I’ll stop for now with the observation that we do our public schools no favors by insisting incredibly capable teachers, backed by good administrators, can themselves counter the debilitating impacts of poverty, violence, crime, social dysfunction, underemployment etc. No one has ever been able to answer for me why insisting on both excellent, well-supported teachers in our schools AND focused anti-poverty efforts in our communities are mutually exclusive goals. Failing to compelling point out the impacts of poverty and all its associated manifestations on what we do and what our students bring into the classroom really lets our elected policymakers and in fact all of us as citizens off the hook. It cheapens our discourse and only serves to further erode any sense of public responsibility and accountability. I’m just losing patience with the implication that all we need are high expectations and excellent, accountable teachers to address the most pressing and enduring social issues in this nation. Cool…everyone else gets a pass.

9:58 PM  
Anonymous Lori Jablonski said...

Me again. I just checked out my response; I really do need to proof read before I post. Oh well. By the way, it is possible to take paid sabbaticals in my district. Maybe I'll look into it at some point.

11:33 PM  
Anonymous Lori Jablonski said...

Good comments regarding union flexiblilty. Decentralized districts and bargaining units in theory should work to improve flexibility...All but one of the comprehensive high schools in my district is designated Title 1...our issues are quite different than the more affluent communities in the foothills and our contract reflects that. One of the reasons our negotiating team works hard to protect benefits and pensions (packages that are generally significantly more generous than neighboring districts) is to actually retain teachers for the long haul --something that, again in theory, should benefit our students too.

Alterations in contractual minutes is constantly under discussion here. Yes, it is controversial, but largely because the district has been so loathe to actually pony up more pay for more time. Teachers are generally quite receptive to exploring schedule and school day alterations and have made a myriad of proposals themselves..they get nervous when the tradeoff is losing prep time and increasing the number of students we're responsible for each day or each year (without any increase in support or resources...our district is $10 million in debt owing partly to a pension fund scam perpetrated by former top district officials; we are also heavily funded by Gates and Carnegie, which adds more layers of -- well, to be polite, I'll just call it bureaucratic complexity). So often, these concerns are criticized as pro-adult and anti-kid...I would counter that in these cases the interests of adults and kids are in-synch.

Now, I have a question for you: the schools that you mentioned as successfully altering their school day and schedule...did the bargaining units in question eventually accede to the changes? Were the unions eventually flexible (I'm not really concerned if the unit as a whole was happy, just whether it finally agreed) or are the schools essentially unilaterally implementing these changes without unit agreement? I am quite interested in how these changes were accomplished and what they look like in terms of the contract.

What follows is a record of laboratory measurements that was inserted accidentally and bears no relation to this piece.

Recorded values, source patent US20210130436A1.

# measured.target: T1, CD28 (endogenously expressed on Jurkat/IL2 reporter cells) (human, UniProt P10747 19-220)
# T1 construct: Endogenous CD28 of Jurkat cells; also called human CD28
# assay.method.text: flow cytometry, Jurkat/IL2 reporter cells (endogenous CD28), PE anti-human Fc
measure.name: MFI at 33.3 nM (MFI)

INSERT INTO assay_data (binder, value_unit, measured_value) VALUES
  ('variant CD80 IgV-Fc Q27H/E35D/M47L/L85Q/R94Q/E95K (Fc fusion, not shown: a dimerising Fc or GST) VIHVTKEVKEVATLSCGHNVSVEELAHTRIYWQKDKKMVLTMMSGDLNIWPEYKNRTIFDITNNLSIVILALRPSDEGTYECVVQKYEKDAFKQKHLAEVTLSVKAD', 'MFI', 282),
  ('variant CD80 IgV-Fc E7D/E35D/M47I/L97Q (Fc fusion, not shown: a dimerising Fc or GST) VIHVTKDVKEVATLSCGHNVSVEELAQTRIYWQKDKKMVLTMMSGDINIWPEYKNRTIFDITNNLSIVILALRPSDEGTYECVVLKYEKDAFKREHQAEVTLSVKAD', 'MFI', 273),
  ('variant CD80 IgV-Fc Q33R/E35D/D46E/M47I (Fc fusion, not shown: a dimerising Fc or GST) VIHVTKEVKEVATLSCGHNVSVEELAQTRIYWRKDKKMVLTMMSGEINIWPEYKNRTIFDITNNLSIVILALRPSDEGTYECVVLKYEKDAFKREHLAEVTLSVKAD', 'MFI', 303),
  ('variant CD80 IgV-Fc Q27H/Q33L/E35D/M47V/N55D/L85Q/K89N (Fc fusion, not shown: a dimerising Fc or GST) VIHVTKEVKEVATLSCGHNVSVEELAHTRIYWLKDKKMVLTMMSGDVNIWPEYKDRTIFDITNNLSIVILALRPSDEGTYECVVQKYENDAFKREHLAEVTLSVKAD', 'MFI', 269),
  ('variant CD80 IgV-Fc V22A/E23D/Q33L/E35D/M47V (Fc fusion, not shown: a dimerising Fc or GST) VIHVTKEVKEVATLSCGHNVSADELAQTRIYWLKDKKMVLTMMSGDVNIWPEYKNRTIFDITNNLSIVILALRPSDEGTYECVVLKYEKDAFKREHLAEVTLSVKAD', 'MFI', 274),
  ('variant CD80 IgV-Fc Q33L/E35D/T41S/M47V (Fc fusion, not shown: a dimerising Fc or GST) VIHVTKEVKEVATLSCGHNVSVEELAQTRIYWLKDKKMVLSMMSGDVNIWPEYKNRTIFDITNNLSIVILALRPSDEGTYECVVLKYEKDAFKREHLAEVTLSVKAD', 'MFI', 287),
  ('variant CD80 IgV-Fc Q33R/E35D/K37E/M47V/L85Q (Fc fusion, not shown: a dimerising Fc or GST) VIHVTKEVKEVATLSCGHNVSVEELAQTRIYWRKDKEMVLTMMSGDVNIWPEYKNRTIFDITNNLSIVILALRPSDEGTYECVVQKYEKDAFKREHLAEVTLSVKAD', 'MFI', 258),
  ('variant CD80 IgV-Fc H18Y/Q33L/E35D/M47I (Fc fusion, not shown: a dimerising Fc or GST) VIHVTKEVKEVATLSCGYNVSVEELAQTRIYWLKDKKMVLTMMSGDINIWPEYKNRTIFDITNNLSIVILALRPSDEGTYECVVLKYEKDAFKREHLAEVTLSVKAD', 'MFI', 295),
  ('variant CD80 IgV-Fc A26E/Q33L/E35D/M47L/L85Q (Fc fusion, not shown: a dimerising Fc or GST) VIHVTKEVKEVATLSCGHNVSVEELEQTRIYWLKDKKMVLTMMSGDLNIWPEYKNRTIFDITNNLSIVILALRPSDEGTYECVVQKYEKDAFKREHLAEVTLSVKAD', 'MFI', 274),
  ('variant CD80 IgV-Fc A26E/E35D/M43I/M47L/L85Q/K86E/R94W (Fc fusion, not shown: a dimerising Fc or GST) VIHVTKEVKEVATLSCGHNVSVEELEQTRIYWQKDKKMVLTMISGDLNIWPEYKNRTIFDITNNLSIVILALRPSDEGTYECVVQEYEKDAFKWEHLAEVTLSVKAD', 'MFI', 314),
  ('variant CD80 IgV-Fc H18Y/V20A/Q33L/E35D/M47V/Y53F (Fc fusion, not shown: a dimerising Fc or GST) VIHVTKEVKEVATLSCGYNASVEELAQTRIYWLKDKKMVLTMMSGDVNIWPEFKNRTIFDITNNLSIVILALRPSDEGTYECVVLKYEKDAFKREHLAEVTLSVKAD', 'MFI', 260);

I think I've now completely passed my quota of tolerable blog commenting...your musings however are essential...this is the type of stuff us public schoolniks should be openly discussing.

10:29 AM  
Blogger TMAO said...


I appreciate everything you've posted here and in no way feel it is too long or too lengthy, so please, keep with it. You're right of course, teachers have limited range to immediately bring about change in their communities. That type of societal change is achieved or impacted only long-term, only when the education imparted is translated into social capital. Personally, I've found I become distracted into dysfunction whenever I attempt to directly alter the day-to-day realities of life outside of my room or school. It's their, it colors everything I do and try to do, but I can barely scratch at it. What a shitty Catch-22.

As for the schools I mentioned, the majority managed to perform their scheduling gymnastics without contractual change. I remember reading the plans and thinking about how the principles of student grouping and targeted instruction could be vastly improved with some additional add-ons. It is the add-ons of course, that take people outside the contract.

My own school developed a plan that lengthened the school day by 51 instructional minutes and built in paid collaboration time by scheduling a late-start day for students. It required union and district support. The district thought it was great, the union didn't, and I remember us spending what felt like an entire summer lobbying and refusing to accept the myriad of no-answers, until finally we were approved on the force of regional officer approval, rather than anything like support from the local body. We've since developed ways to achieve the same result without needing to make contractual ammendments, which I think is good for everyone.

9:08 PM  
Blogger KC said...

Just a note about sabbaticals...

One high tech employer I worked for offered a 6-week sabbatical after 4 years. We loved it. It was a great recruiting carrot and a motivator.

But the employer found that many people quit immediately after taking their sabbatical. Far from recharging everyone's batteries, it seemed like an anchor that held many people on the job just long enough to get the benefit, then bye-bye!

In the end they determined that it was still a win-win benefit -- that holding people longer was worthwhile, and giving them a space to realize they were burned out or unmotivated or... was also good for the workplace. They still offer the sabbatical.

The moral is that sabbaticals are good as a reward and as a carrot to recruit and retain people longer. But don't necessarily expect them to come back strong for another tour of duty. Some will. Some won't. The one's that do will be re-energized. The one that don't will not be missed.

3:32 PM